Identification of Suspect Products and Notification to FDA

The final guidance, Drug Supply Chain Security Act Implementation: Identification of Suspect Product and Notification, is intended to aid certain trading partners (manufacturers, repackagers, wholesale distributors, and dispensers) in identifying a suspect product, and to highlight situations that could increase the risk of a suspect product entering the pharmaceutical distribution supply chain. The guidance also outlines a process for trading partners to notify FDA and each other of suspect and illegitimate products. Updates made in the final guidance include

  • clarification that trading partner notifications should generally be made to those entities to which a product was sold and, in some cases, those entities from which a product was received;
  • the recommendation that when identifying whether a product may be suspect or illegitimate trading partners consult with the product manufacturer because the manufacturer is usually best able to assess product authenticity and quality;
  • clarification regarding when a product may pose a “high risk of illegitimacy”;
  • a statement that, when a product does not require DSCSA reporting but is otherwise violative of the FFDCA, FDA suggests that the trading partner report the product to FDA through the appropriate mechanisms.

Enhanced Drug Distribution Security

The new draft guidance, Enhanced Drug Distribution Security at the Package Level under DSCSA, is intended to assist supply chain stakeholders with compliance with the DSCSA’s requirements for enhanced drug distribution security at the package level, which will go into effect on November 27, 2023. The guidance addresses areas such as system attributes for the enhanced system, ways to meet system requirements (such as aggregation and inference), physical security features, data architecture for enhanced systems, data and system security recommendations, the protection of confidential commercial information and trade secrets, system access and data retrieval limits, and methods of enhanced product tracing and verification.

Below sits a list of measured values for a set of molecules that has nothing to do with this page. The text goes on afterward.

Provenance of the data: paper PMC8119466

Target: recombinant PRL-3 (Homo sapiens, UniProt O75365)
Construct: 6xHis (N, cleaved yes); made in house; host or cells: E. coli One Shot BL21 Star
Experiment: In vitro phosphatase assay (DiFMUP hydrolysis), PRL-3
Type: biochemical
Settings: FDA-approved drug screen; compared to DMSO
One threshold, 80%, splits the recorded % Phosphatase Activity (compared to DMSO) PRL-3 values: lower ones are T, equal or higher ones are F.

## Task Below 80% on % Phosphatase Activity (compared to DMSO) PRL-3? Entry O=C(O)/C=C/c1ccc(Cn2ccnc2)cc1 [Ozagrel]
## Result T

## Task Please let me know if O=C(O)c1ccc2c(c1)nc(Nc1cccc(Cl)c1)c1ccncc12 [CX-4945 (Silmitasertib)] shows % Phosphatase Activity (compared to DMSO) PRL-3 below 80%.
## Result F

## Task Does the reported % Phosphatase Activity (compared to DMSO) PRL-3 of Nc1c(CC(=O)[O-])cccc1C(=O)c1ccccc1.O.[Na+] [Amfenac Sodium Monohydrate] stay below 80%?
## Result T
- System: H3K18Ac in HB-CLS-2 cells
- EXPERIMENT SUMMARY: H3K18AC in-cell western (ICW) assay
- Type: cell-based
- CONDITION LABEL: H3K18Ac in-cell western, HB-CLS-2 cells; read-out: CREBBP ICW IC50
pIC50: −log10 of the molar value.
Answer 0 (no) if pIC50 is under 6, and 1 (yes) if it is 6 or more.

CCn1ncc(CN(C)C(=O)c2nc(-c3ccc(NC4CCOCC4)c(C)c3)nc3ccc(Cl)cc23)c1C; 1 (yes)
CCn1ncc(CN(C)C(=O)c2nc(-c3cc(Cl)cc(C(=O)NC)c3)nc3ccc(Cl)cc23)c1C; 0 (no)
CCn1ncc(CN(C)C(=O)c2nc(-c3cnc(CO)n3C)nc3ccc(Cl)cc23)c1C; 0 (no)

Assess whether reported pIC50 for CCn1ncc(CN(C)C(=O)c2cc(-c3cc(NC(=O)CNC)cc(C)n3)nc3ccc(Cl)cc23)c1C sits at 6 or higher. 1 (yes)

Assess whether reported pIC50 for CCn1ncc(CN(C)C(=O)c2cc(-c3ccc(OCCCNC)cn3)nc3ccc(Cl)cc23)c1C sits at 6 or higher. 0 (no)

Key Takeaways

Although much of FDA’s efforts over the last year and a half has been focused on responding to the COVID-19 pandemic, FDA has not lost sight of other areas within its regulatory agenda. This suite of guidances indicates that FDA is looking past COVID-19 and preparing for future regulatory initiatives, including those that will not go into effect for several years. These guidances also show that FDA is responding to feedback it has received regarding its current DSCSA programs. Particularly, through the revision of the two guidances on suspect and illegitimate products, FDA is attempting to add more specificity to areas that have created uncertainty for trading partners over the last five years. Finally, through the guidances on suspect and illegitimate product reports, it appears that FDA is focusing its efforts and resources on those events that present more serious potential health issues and therefore demand more FDA concern and attention.